Does DCIS come back after mastectomy?
A mastectomy will almost certainly cure ductal carcinoma in situ (DCIS). DCIS is when the cancer cells are completely contained within the inner lining of the breast ducts. In this situation, when doctors remove the breast they are very likely to remove all the cancer cells. But in rare cases, DCIS or cancer can come back after mastectomy because it is not possible to remove all of the breast tissue.
If a mastectomy is needed you can have breast reconstruction at the same time or some time afterwards to create a new breast.
Often though, a mastectomy is not necessary for DCIS. For some women, it can be just as effective to remove the area of DCIS with a border of healthy tissue around it. The surgery is often followed by radiotherapy or hormone therapy or both.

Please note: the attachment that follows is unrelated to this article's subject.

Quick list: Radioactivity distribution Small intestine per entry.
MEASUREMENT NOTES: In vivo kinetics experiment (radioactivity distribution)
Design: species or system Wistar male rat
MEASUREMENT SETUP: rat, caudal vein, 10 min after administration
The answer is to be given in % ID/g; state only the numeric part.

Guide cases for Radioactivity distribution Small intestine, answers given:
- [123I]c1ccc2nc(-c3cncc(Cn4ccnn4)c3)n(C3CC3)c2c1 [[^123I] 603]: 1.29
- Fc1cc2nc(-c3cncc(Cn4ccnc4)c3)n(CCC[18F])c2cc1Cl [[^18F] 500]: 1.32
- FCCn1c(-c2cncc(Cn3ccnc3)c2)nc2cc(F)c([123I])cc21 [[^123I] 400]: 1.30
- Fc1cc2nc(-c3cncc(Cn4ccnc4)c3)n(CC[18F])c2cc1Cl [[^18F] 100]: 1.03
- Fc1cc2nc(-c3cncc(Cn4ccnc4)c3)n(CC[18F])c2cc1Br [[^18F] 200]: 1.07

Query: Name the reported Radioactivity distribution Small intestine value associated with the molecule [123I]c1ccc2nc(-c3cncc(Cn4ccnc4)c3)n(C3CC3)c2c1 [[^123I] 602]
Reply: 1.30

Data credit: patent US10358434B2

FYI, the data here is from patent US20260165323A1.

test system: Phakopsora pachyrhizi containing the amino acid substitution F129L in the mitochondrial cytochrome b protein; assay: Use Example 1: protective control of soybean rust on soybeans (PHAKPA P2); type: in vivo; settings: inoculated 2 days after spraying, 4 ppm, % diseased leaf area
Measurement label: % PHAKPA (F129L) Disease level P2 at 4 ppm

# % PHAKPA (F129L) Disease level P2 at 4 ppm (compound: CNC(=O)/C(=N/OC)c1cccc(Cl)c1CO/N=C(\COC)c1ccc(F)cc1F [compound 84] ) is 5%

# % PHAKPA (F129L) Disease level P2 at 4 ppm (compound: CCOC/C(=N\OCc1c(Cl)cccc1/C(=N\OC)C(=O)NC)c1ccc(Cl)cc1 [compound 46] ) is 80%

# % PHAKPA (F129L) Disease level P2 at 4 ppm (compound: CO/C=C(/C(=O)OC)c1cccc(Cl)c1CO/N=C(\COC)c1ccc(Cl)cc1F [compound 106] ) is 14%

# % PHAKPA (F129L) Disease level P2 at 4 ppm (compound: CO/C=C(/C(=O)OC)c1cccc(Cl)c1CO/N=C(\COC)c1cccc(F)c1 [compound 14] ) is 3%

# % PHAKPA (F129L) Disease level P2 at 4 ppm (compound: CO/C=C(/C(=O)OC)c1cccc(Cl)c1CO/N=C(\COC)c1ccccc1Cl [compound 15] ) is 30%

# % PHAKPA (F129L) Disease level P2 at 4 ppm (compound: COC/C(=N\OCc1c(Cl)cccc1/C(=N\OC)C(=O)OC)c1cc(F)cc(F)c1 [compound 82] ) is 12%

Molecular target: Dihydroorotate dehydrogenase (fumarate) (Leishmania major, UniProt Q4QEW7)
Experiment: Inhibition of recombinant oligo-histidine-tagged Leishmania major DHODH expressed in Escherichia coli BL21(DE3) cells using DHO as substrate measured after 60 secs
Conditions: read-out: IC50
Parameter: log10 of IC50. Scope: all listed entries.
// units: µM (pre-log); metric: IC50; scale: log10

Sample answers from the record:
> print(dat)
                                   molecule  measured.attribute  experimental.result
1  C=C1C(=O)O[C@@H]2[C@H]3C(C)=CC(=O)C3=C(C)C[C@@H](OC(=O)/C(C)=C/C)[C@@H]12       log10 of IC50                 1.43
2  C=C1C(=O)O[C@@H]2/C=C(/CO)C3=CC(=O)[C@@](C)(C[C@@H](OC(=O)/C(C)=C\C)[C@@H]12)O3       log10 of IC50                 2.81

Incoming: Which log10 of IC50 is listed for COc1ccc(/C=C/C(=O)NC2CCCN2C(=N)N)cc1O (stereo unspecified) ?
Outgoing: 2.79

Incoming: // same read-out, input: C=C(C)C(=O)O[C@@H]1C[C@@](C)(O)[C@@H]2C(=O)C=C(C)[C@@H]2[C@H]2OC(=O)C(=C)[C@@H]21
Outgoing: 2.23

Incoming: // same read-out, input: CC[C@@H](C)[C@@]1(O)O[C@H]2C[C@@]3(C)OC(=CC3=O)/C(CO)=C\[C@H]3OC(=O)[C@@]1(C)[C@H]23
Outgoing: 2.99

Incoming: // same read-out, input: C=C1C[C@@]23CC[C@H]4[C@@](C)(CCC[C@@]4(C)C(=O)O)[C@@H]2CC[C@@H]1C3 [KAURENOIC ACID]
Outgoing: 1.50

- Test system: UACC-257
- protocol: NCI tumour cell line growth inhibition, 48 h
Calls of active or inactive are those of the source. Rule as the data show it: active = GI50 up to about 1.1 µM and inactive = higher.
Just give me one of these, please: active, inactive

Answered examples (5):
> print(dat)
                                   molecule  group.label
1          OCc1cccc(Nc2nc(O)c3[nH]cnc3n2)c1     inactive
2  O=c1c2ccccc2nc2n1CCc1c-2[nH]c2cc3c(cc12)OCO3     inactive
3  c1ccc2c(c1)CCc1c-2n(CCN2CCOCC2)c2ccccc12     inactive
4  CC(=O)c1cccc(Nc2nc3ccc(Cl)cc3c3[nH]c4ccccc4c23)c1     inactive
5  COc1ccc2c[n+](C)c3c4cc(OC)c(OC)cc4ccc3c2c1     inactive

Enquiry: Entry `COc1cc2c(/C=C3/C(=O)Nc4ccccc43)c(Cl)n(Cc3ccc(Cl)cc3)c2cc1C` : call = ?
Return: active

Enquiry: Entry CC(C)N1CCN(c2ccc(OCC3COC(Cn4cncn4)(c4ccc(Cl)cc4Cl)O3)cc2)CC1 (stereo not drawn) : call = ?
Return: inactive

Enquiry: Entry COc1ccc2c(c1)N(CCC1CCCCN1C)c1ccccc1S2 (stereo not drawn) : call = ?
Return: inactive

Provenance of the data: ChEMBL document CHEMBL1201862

The type of surgery most appropriate for you will depend on the size of the area of DCIS, and whether there is more than one area. Your surgeon will be able to tell you what your treatment options are.
Trials are being carried out to find the best treatments for DCIS, taking into account the size and grade of the DCIS cells.
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